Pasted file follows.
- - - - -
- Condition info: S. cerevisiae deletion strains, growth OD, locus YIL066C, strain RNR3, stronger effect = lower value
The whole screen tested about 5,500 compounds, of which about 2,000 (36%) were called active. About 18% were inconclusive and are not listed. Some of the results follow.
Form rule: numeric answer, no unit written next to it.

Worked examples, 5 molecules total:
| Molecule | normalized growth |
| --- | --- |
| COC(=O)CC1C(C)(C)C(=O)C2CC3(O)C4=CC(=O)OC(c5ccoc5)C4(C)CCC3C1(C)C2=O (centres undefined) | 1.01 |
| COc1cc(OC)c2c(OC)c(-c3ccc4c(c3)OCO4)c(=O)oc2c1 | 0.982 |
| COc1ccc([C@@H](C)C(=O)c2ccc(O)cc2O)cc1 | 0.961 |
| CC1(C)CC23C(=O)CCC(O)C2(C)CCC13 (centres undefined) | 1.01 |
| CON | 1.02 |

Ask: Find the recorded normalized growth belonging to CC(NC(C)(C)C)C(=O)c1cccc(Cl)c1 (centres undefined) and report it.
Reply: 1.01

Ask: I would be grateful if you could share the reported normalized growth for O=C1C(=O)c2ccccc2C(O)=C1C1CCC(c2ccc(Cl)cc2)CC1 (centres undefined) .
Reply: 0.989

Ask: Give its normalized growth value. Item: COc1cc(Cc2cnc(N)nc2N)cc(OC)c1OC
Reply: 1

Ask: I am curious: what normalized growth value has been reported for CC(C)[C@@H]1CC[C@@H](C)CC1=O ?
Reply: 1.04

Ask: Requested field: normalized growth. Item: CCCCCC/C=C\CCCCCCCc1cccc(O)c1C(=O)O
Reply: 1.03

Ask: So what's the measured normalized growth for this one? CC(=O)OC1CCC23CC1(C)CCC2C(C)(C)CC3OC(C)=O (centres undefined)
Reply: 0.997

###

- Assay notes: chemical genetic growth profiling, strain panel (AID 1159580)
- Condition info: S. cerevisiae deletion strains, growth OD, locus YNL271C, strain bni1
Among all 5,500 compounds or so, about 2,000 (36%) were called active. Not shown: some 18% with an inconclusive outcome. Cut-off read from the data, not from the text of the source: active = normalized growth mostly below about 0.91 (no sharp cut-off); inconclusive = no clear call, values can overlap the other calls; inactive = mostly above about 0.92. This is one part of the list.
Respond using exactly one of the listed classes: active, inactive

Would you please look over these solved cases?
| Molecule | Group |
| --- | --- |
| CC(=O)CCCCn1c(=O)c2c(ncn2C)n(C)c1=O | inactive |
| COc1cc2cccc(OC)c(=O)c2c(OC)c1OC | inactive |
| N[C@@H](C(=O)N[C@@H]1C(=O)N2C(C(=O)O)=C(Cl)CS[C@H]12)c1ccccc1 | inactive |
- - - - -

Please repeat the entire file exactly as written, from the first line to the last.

- Condition info: S. cerevisiae deletion strains, growth OD, locus YIL066C, strain RNR3, stronger effect = lower value
The whole screen tested about 5,500 compounds, of which about 2,000 (36%) were called active. About 18% were inconclusive and are not listed. Some of the results follow.
Form rule: numeric answer, no unit written next to it.

Worked examples, 5 molecules total:
| Molecule | normalized growth |
| --- | --- |
| COC(=O)CC1C(C)(C)C(=O)C2CC3(O)C4=CC(=O)OC(c5ccoc5)C4(C)CCC3C1(C)C2=O (centres undefined) | 1.01 |
| COc1cc(OC)c2c(OC)c(-c3ccc4c(c3)OCO4)c(=O)oc2c1 | 0.982 |
| COc1ccc([C@@H](C)C(=O)c2ccc(O)cc2O)cc1 | 0.961 |
| CC1(C)CC23C(=O)CCC(O)C2(C)CCC13 (centres undefined) | 1.01 |
| CON | 1.02 |

Ask: Find the recorded normalized growth belonging to CC(NC(C)(C)C)C(=O)c1cccc(Cl)c1 (centres undefined) and report it.
Reply: 1.01

Ask: I would be grateful if you could share the reported normalized growth for O=C1C(=O)c2ccccc2C(O)=C1C1CCC(c2ccc(Cl)cc2)CC1 (centres undefined) .
Reply: 0.989

Ask: Give its normalized growth value. Item: COc1cc(Cc2cnc(N)nc2N)cc(OC)c1OC
Reply: 1

Ask: I am curious: what normalized growth value has been reported for CC(C)[C@@H]1CC[C@@H](C)CC1=O ?
Reply: 1.04

Ask: Requested field: normalized growth. Item: CCCCCC/C=C\CCCCCCCc1cccc(O)c1C(=O)O
Reply: 1.03

Ask: So what's the measured normalized growth for this one? CC(=O)OC1CCC23CC1(C)CCC2C(C)(C)CC3OC(C)=O (centres undefined)
Reply: 0.997

###

- Assay notes: chemical genetic growth profiling, strain panel (AID 1159580)
- Condition info: S. cerevisiae deletion strains, growth OD, locus YNL271C, strain bni1
Among all 5,500 compounds or so, about 2,000 (36%) were called active. Not shown: some 18% with an inconclusive outcome. Cut-off read from the data, not from the text of the source: active = normalized growth mostly below about 0.91 (no sharp cut-off); inconclusive = no clear call, values can overlap the other calls; inactive = mostly above about 0.92. This is one part of the list.
Respond using exactly one of the listed classes: active, inactive

Would you please look over these solved cases?
| Molecule | Group |
| --- | --- |
| CC(=O)CCCCn1c(=O)c2c(ncn2C)n(C)c1=O | inactive |
| COc1cc2cccc(OC)c(=O)c2c(OC)c1OC | inactive |
| N[C@@H](C(=O)N[C@@H]1C(=O)N2C(C(=O)O)=C(Cl)CS[C@H]12)c1ccccc1 | inactive |